Energy Internet and eVehicles Overview
Governments around the world are wrestling with the challenge of how to prepare society for inevitable climate change. To date most people have been focused on how to reduce Green House Gas emissions, but now there is growing recognition that regardless of what we do to mitigate against climate change the planet is going to be significantly warmer in the coming years with all the attendant problems of more frequent droughts, flooding, sever storms, etc. As such we need to invest in solutions that provide a more robust and resilient infrastructure to withstand this environmental onslaught especially for our electrical and telecommunications systems and at the same time reduce our carbon footprint.
Linking renewable energy with high speed Internet using fiber to the home combined with autonomous eVehicles and dynamic charging where vehicle's batteries are charged as it travels along the road, may provide for a whole new "energy Internet" infrastructure for linking small distributed renewable energy sources to users that is far more robust and resilient to survive climate change than today's centralized command and control infrastructure. These new energy architectures will also significantly reduce our carbon footprint. For more details please see:
Free High Speed Internet to the Home or School Integrated with solar roof top: http://goo.gl/wGjVG
High level architecture of Internet Networks to survive Climate Change: https://goo.gl/24SiUP
Architecture and routing protocols for Energy Internet: http://goo.gl/niWy1g
How to use Green Bond Funds to underwrite costs of new network and energy infrastructure: https://goo.gl/74Bptd
Wednesday, May 28, 2008
Universities in BC mandated to be carbon neutral by 2010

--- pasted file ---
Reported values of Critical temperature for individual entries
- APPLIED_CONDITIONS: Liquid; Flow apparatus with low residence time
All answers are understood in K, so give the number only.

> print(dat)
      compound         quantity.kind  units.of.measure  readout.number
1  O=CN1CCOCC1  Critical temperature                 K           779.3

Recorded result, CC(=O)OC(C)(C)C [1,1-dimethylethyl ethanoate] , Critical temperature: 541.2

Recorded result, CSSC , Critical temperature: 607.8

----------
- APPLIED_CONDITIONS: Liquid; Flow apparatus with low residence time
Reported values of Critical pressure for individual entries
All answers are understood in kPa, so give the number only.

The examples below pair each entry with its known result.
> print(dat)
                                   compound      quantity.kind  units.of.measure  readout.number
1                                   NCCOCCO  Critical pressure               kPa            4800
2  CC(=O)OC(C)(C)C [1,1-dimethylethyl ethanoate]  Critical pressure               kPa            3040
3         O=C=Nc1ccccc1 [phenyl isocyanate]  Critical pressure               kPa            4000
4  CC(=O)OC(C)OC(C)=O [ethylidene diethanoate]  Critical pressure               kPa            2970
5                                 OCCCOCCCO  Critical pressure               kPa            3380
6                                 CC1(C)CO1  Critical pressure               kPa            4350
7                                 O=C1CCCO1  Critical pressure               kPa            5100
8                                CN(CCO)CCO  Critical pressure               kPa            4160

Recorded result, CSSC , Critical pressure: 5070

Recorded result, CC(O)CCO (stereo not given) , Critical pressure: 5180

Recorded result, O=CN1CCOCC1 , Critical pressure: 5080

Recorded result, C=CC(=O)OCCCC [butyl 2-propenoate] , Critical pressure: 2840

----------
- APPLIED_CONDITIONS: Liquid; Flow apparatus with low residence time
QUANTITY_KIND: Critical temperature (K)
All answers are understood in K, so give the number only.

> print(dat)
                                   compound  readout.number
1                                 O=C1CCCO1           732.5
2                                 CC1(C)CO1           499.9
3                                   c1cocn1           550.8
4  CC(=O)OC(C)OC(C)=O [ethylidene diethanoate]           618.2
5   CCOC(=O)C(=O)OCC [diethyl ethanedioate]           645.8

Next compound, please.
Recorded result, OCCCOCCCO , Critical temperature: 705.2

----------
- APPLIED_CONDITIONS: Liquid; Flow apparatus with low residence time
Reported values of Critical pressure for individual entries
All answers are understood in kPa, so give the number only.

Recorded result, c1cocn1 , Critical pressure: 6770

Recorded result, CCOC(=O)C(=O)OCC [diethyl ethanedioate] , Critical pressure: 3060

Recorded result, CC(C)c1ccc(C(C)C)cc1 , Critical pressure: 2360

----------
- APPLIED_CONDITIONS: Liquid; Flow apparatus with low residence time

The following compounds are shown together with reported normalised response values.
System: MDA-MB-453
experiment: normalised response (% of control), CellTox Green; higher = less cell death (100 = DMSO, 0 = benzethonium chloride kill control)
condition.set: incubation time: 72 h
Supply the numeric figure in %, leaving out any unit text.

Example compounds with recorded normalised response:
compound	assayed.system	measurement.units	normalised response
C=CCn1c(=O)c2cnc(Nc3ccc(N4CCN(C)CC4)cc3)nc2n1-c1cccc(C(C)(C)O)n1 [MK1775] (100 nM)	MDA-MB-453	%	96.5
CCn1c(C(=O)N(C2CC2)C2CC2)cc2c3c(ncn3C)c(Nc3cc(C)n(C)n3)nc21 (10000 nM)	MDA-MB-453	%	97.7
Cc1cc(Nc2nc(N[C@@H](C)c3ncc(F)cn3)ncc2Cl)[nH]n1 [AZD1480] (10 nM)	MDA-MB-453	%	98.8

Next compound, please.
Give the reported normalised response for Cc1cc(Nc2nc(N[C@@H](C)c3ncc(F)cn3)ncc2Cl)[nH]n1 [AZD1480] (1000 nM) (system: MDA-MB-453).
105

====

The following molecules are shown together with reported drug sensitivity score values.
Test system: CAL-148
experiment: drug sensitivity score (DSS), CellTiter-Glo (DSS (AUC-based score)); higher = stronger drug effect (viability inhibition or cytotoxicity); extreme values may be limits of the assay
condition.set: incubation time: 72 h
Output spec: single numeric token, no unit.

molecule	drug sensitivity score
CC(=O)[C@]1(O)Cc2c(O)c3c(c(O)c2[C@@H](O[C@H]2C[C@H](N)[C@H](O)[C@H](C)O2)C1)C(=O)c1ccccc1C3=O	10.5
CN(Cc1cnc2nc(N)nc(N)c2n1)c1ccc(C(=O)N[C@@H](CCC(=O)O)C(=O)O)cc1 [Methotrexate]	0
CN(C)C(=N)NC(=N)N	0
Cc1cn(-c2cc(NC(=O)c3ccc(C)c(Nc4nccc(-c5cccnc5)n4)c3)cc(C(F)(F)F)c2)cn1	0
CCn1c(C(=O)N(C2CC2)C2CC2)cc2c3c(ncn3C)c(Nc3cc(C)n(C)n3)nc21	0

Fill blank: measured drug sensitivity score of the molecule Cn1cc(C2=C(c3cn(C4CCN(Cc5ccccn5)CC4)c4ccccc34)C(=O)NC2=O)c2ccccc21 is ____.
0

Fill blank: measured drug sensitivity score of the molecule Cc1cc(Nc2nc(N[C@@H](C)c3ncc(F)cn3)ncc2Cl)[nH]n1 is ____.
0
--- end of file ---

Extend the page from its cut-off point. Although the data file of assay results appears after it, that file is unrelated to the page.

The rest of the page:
[The provincial government in British Columbia has been a world trend setter in setting new standards and legislation to reduce GHG emissions. They are the first government in North America to introduce a carbon tax. They also have mandated all public sector institutions such as universities, schools and hospitals to be zero carbon by 2010. It is expected that other governments in Canada and around the world will soon follow BC's lead and implement similar policies, as public sector institutions should be seen as leaders in addressing the challenges of global warming.
This will have a major impact on universities as eScience and cyber-infrastructure are very energy intensive which can result in significant increase in GHG emissions if the power comes from fossil fuel plants. Moreover the power demand and concomitant GHG emission by computers and cyber-infrastructure is expected to double in the next 4 years.
Networks, grids and virtualization linked with zero carbon data centers will play a critical role in helping universities meet their carbon neutral targets. These technologies may mean even help universities earn additional dollars to support research and infrastructure through carbon offset trading. Kudos to BCnet and BC university CIOs who are already arranging strategy meetings to address this initiative. As I have always argued, jurisdictions that are the first to address this major environmental challenge will be the real winners in the future in creating new jobs and business opportunities of a zero carbon society. More details on my blog. Some excerpts from the BC legislation--BSA]
Targets for carbon neutral public sector
5 (1) Each public sector organization must be carbon neutral for the 2010 calendar year and for each subsequent calendar year.
(2) The Provincial government must be carbon neutral for the 2008 and 2009 calendar years in relation to its PSO greenhouse gas emissions that are directly related to public officials travelling on public business for which the travel expenses are covered by the consolidated revenue fund.
(3) In advance of the obligation under subsection (1), for the 2008 and 2009 calendar years, each public sector organization must pursue actions to minimize its PSO greenhouse gas emissions. Requirements for achieving carbon neutral status
6 (1) In order to be carbon neutral for a calendar year, a public sector organization must
(a) pursue actions to minimize its PSO greenhouse gas emissions for the calendar year,
(b) determine its PSO greenhouse gas emissions for that calendar year in accordance with the regulations, and
(c) no later than the end of June in the following calendar year, apply emission offsets in accordance with the regulations to net those emissions to zero.
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